“Mank” is a biographical drama about screenwriter Herman J. Mankiewicz and his development of the screenplay Citizen Kane (1941). Directed by David Fincher, based on a screenplay by his late father Jack Fincher, the film was produced by Ceán Chaffin, Douglas Urbanski, and Eric Roth. While I view “Mank” as a great production, I don’t think it’s for everyone. The movie is filmed in black and white and draws its breath from an old Hollywood era, soaked in thick industry lingo.
In 1940, RKO provides Orson Welles (Tom Burke) complete creative freedom for his next project. Welles recruits Herman J. Mankiewicz “Mank” (Gary Oldman), who is in Victorville, California recovering from a broken leg he sustained in a car accident. Herman dictates the script to his secretary, Rita Alexander (Lily Collins), who notices similarities between the main character and William Randolph Hearst (Charles Dance). Producer John Houseman (Sam Troughton) is concerned about Herman’s dense, nonlinear screenplay, while Herman’s brother Joseph L. Mankiewicz (Tom Pelphrey) worries that it may anger the powerful Hearst.
Shifting in true nonlinear style, “Mank” bounces back to the year 1930 when Herman visits an MGM location where he and the female lead, Marion Davies (Amanda Seyfried), recognize each other. She introduces him to Hearst, her benefactor and lover, who takes a liking to Herman. In 1933, Herman and his wife Sara Mankiewicz (Tuppence Middleton) attend Louis B. Mayer’s (Arliss Howard) birthday party at Hearst Castle with many Hollywood bigwigs. They discuss the rise of Nazi Germany and the upcoming gubernatorial election, in particular candidate Upton Sinclair (Bill Nye). Herman and Marion go for a stroll, where they bond over discussions on politics and the film industry.
In the meanwhile, “Mank” shifts back to 1940 where John Houseman grows impatient over Herman’s lack of progress. Rita is also concerned with the timing of the writing, as well as Herman’s alcoholism, however, he eventually finishes the screenplay in time. Houseman is impressed but reminds Herman that he will receive no credit for his work. Shifting to 1934, Herman and Joseph begin working at MGM under Mayer. Studio executives, including Irving Thalberg (Ferdinand Kingsley), actively work against Sinclair’s gubernatorial campaign. The studio produces propaganda films for a smear campaign, funded by Hearst, against Sinclair.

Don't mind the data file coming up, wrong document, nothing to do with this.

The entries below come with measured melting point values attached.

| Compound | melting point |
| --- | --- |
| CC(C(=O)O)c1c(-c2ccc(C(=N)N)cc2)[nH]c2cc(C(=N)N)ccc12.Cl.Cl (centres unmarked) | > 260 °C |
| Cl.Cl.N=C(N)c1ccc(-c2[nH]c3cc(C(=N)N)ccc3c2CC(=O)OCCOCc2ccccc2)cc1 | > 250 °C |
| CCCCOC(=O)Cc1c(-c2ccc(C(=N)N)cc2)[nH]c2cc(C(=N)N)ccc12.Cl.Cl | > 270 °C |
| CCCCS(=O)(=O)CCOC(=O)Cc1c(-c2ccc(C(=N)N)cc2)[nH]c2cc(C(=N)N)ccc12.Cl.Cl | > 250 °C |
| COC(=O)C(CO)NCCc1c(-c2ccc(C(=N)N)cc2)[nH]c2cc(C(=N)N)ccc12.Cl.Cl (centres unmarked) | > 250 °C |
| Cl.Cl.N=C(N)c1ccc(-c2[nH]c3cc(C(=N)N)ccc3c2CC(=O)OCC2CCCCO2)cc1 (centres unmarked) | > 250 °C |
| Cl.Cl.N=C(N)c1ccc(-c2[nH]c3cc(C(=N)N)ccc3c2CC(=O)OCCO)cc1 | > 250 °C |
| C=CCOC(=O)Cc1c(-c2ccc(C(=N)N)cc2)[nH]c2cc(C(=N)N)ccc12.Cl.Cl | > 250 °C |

As is obvious, “Mank” shifts back and forward between the 1930s and 1940, not an easy format to follow. None-the-less, I’ve done my best to make it flow. I did like the film but am not a real fan of this style of movie formatting. There is, of course, much I didn’t reveal for the obvious reasons. Many other Hollywood icons are portrayed, including George S. Kaufman, Greta Garbo, Josef von Sternberg, Norma Shearer, Eleanor Boardman, Joan Crawford, Charlie Chaplin, Geraldine Fitzgerald, Billie Dove, Rexford Tugwell, Bette Davis, Clark Gable, Charles MacArthur, Darryl F. Zanuck, S.J. Perelman, Carole Lombard, and Eddie Cantor. The acting was absolutely brilliant and the view aggregator website Rotten Tomatoes reports that 83% of 321 critic’s reviews were positive, with an average rating of 7.6/10. The site’s critic’s consensus reads: “Sharply written and brilliantly performed, “Mank” peers behind the scenes of Citizen Kane to tell an old Hollywood story that could end up being a classic in its own right.” According to Metacritic, which compiled 52 reviews and calculated a weighted average score of 79 out of 100, the film received “generally favorable reviews”. Mank received 6 Golden Globe nominations and streams on Netflix — Check It Out!
[MANK Is Oscar-nominated at the 93rd Oscars for Best: Picture, Actor, Supporting Actress, Director, Cinematography, Costume Design, Makeup and Hairstyling, Original Score, Production Design, and Sound — Totaling 10 Oscar Nominations]